Parlement of Brittany

Particularly vocal in its resistance to the financial edicts of 1763 was the Parlement of Rennes, which had jurisdiction in the province of Brittany. A series of "remonstrances," issued by this court between 1763 and 1765, reveal the conflict between the parlementarians and the crown. At first, the magistrates merely protested the proposed new taxes, but when several of them were arrested for defying the King’s orders, the rest argued that they had a collective obligation to protest royal decrees that, in their view, violated the traditional "liberties" of the region. The Breton magistrates later voiced opposition to the crown’s efforts to remove them and in their place seat a new, more docile court. Particularly infuriating to the magistrates were the machinations of the regional governor, the Duke d’Aguillon, who came from a long–standing, aristocratic Breton family, who therefore saw as rivals the "robe" nobles of the parlement. D’Aguillon tried to discredit Louis René Caradeuc de La Chalotais, the public prosecutor loyal to the parlement, by accusing him of sending threatening letters to the King. Here we see an effort by the Breton Parlement to stand up for its rights.


11 August 1764

Sire,

The magistracy of your kingdom has been continuously resented by those who have undertaken to change the principles of government. At this moment, your parlement is undergoing cruel proof of this. Brittany has exemptions and immunities which have never been touched, consecrated by the most authentic titles. They form a law similar to the common law of the kingdom, which was peacefully enforced until recently.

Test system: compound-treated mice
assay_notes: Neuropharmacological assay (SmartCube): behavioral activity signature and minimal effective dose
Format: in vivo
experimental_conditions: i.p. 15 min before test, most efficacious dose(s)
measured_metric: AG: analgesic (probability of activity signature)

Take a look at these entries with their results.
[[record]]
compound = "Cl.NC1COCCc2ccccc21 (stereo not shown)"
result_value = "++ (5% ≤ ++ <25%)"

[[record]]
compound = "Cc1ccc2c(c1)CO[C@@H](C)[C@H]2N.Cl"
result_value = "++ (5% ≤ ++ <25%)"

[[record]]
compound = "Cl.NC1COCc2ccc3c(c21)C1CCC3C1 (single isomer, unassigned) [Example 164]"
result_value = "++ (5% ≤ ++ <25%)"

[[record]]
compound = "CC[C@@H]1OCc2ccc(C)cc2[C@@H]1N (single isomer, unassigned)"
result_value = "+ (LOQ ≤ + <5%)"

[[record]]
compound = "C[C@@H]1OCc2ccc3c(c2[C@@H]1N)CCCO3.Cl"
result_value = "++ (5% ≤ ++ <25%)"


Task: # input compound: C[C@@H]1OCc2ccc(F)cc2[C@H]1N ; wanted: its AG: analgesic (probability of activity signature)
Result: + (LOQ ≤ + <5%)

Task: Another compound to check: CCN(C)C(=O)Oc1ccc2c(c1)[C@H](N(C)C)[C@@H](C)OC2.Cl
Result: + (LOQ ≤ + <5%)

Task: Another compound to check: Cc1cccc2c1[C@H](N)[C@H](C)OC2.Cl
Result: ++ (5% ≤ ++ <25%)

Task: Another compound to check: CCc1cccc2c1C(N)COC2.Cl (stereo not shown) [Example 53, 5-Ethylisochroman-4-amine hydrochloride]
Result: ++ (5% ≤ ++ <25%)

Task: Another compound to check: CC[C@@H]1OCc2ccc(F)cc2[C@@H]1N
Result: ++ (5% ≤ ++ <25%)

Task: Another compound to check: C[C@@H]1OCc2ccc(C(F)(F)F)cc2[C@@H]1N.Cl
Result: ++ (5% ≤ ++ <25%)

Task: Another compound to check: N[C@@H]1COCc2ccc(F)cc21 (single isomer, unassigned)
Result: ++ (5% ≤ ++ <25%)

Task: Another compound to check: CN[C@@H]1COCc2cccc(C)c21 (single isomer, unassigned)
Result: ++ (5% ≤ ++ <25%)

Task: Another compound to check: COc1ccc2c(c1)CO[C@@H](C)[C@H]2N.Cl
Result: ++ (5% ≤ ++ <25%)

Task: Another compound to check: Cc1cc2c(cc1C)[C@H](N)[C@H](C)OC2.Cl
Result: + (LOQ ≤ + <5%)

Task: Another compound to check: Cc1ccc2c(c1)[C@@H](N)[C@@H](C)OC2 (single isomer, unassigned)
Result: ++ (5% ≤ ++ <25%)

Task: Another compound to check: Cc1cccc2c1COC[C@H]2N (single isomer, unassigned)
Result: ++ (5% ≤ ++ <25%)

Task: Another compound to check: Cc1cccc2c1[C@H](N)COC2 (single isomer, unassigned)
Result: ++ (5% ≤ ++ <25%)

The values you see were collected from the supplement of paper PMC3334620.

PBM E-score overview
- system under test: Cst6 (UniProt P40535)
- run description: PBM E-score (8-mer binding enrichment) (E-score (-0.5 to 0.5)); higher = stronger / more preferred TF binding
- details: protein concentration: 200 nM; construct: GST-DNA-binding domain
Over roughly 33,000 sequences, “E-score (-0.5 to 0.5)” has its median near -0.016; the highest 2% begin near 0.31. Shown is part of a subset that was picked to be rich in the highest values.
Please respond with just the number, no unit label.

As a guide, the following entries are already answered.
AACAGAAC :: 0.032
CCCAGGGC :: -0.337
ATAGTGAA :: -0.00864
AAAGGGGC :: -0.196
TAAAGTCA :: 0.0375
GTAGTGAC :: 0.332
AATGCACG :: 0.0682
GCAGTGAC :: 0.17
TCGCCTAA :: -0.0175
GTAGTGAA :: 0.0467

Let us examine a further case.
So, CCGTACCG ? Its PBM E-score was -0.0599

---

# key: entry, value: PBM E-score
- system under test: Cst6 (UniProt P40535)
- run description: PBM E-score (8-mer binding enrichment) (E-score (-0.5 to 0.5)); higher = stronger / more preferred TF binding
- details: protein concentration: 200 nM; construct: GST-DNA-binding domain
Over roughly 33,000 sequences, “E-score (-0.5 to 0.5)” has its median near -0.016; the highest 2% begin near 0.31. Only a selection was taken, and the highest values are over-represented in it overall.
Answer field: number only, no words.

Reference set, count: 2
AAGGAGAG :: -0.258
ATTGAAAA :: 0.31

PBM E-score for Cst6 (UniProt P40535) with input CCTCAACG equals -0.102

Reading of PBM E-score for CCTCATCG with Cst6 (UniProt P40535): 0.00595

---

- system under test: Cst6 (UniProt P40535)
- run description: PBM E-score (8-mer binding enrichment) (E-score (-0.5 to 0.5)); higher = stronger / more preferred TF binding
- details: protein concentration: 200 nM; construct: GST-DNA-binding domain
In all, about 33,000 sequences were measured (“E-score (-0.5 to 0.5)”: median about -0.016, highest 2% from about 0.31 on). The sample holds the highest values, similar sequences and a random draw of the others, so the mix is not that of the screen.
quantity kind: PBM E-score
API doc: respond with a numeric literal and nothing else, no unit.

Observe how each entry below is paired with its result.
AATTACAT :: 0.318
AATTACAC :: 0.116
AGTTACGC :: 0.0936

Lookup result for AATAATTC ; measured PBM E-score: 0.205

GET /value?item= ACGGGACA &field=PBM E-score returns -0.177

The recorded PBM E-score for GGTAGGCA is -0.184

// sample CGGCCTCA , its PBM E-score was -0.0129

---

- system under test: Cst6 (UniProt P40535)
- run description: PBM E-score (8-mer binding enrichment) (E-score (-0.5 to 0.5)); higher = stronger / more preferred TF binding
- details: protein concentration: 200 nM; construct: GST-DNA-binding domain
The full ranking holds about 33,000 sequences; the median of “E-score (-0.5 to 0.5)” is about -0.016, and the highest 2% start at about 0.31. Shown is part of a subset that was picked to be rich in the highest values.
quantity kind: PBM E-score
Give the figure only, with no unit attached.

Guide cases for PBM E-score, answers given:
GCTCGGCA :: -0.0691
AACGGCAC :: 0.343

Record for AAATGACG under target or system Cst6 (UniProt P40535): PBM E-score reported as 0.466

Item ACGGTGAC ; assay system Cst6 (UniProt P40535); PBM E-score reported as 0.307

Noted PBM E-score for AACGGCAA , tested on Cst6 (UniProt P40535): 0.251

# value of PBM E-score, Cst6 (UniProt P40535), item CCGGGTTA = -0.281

The administration of Saint Louis [IX], the decisions of the Estates-General at the beginning of the thirteenth century, and the rulings of 1355, 1560, and 1576, allow little doubt that under the common law of France the consent of the three orders in the assembly of the Estates-General is required to establish or prorogate taxes. . . .

Sire, your parlement, trustee of the laws of the kingdom and guardian of the province’s exemptions and freedoms, has not been able to simply watch them come under attack without calling for Your Majesty’s justice against this abuse of his authority.

Bound by oath to this precious duty, it can not maintain a guilty silence when the law is being broken. In a monarchical state, it is the preservation of the law which guarantees the security of the monarch and his subjects. This form of government, more perfect than all others, assures that a prince like Your Majesty who wishes to reign in accordance with the laws, will receive the obedience and love of his subjects. Quite unlike despots who recognize no other law than that of their own will, Your Majesty has nothing to fear from these resolutions inspired by tyranny. His will is always in harmony with the law that his people have voluntarily received, consequently the people’s will shall always reflect that of his majesty. . . .

We cannot keep it from you Sire. For a long time now, there has been those working to subjugate a free province of your fortunate realm. The constitution is being undermined and overturned. Everywhere limitations are being placed on the exemptions and freedoms which you yourself enlist us to preserve. The mayors and city representatives to the estates, elected from time immemorial by free vote in the community, can now only be elected with the approval of your commissioners. These commissioners must now also approve the choice, previously made freely by the province, of the men entrusted to distribute and collect the subscribed taxes. Finally, by a surprising order of your council on 12 October 1762, the estates were crushed by destroying their essential and original institution.

A decision which, though couched in no legal form, discounts all titles and customs, rulings and constitutions, common law and national law. A decision which, without any exemptive clause, contradicts and abrogates the oldest and wisest laws, and cannot but be regarded as having been falsely defended to Your Majesty. Sire, in general such is the administration whose members had the temerity to assure you that the province was satisfied.

Source: A. Le Moy, Remonstrances du Parlement de Bretagne du dix-huitième siècle (Paris: Champion, 1909) 86–95.